Of all the places I’ve woken up in the world, I don’t think I’ve ever felt so far away from home as the gorgeous seaside town of Lorne on the Great Ocean Road. You really can’t help but feel like you’re leaving all your worries behind in this part of Australia, especially when every view is perceived through a calming filter of sparking sunlight. So here we were, day 2 of our road trip adventure, ready to cover some serious miles…
Stop 1 // Kennett River
I don’t think anything could have prepared me for the sheer elation that holding a parrot would bring out in me. It was honestly one of the best parts of the trip. Moreover, the abundance of wildlife that dwells at Kennett River is something that makes it an inevitable tourist magnet.
I was slightly dubious about feeding the birds here but the car park shop selling bird feed certainly sends a mixed message. Consequently, I’m not exactly sure whether to recommend this to you or not. However, if you’d rather not take part in the feeding anyway then just looking at these gorgeous birds is enough to make your day. Then there’s the added bonus that this is one of the most likely places along the Great Ocean Road to spot a koala in its natural habitat – which we did, thank goodness.
Taking animals out of the equation, Kennett River is also situated on one of the most picturesque sections of the Victoria coastline, which makes it well worth your time and if you venture even further up the track I’ve been told you stand a great chance of encountering some unforgettable glow worm light displays.
Stop 2 // Apollo Bay
If you’ve timed this right then Apollo Bay is a dream location to stop for lunch, housing some of the best fish and chip shops in Victoria and, let’s face it, probably the world. It was here I was introduced to the delicious ‘Flake’ (the fillet of a gummy shark apparently…) and the not quite so fresh-looking ‘dim sim’ (basically a deep fried dumpling) which, if you speak to most Aussies, seems to be hailed as a national favourite although I’m not sure I’m convinced.
If you want to stay longer in this picturesque fishing village it is certainly worth it for its stunning beach, which naturally plays host to a wealth of surf shops and boutiques. This is also another great base for your road trip if you’re intending to travel a little further than us, not least because of its proximity to the Otway Ranges, which could keep you busy for days.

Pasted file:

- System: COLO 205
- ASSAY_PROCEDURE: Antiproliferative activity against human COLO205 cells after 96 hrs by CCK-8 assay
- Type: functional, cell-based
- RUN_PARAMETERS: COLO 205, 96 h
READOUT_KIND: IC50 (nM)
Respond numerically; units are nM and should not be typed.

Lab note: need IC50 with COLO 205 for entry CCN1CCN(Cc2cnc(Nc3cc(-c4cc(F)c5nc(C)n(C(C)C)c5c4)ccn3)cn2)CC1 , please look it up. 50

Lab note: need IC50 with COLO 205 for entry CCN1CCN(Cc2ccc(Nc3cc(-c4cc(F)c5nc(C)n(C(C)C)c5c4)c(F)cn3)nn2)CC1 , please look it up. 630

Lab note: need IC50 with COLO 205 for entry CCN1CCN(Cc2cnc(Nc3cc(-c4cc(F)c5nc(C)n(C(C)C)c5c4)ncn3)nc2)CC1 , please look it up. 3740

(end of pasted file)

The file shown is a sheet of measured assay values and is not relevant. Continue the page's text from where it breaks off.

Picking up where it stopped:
Stop 3 // The 12 Apostles
This was the stop we were all waiting for, although I can’t say I felt all that well after our huge lunch at Apollo Bay, quickly followed by an hour and a half’s worth of winding coastal highway. Seeing as this is one of the most famous drives in the world it should have been amazing but instead left me feeling sick as a dog. Oh well, you live and learn. Perhaps my nauseous state can serve as a bit of an advice to you guys not to eat such a greasy lunch before a long drive. But anyway, back to those Apostles…
One of my favourite things about this landmark – made up of magnificent towering stacks of limestone – is the fact that there have never actually been ‘12 Apostles’. Since this site was heralded a major landmark for tourism in the 1920s, it turns out there have only ever been nine, before one of them dramatically collapsed in 2005 leaving the current total of eight. But I suppose that’s mother nature for you, and this landmark is a stark reminder to all of us that we should make the most of things while they last. The fleeting time we have left with these limestone stacks is probably one of the reasons they attract over 2 million visitors every year.
So, after forcing myself back in to a somewhat normal state with a couple of ice lollies, we made our way down the path towards the viewing platform and I felt even more shocked back in to awareness by the snake warning signs that seem quite keen for you to be on your guard. Nevertheless, I’m glad to say this fear-ridden walk through some of the most imposing heat I’ve ever experienced was worth it. Those Apostles really are quite something to behold…
Stop 4 // Gibson Steps
Another hidden gem of the Great Ocean Road is located just 5 minutes away from the 12 Apostles section of Port Campbell National Park. This is the Gibson Steps: a monstrously impressive staircase carved out of a cliff by an ancient local tribe, leading down to the most brightly coloured beach I’ve ever seen. It honestly felt like I’d turned my vision up to high definition when I got to the bottom of the steps, it was crazy. I couldn’t think why there weren’t more people here but after looking in to it I think this is the sort of place you need to keep your wits about you, owing to tides that can change at the drop of a hat. Then there is the fact it’s really hot. And I mean HOT.
Stop 4 // Back to Lorne
After we’d reached the end point of our pilgrimage, we were ready to return to the absolute dream that is Lorne, where we’d booked to stay for another night for a sunset swim and a traditional Aussie barbecue on the beach.
If you – like myself – had somewhat failed to comprehend the resolute importance of the Australian barbeque then don’t feel bad, but the long and short of it is they do it way better than us; I mean WAY better, no matter what country you’re from (with possible competition from South Africa but I won’t get in to that now).
I had no idea that most popular beaches are lined with public-use gas barbeques, which are thoughtfully cleaned by the council every day and always left in a respectfully good condition by the people before you. It became apparent to me almost instantly that there is a huge amount of reverence that goes hand in hand with the Aussie barbeque and it appears as though everyone wants their fellow barbequers to have the best experience possible. And that we did, I can assure you. After all, when the meat’s fresh, the beer’s cold and company’s on-point, life doesn’t get much better.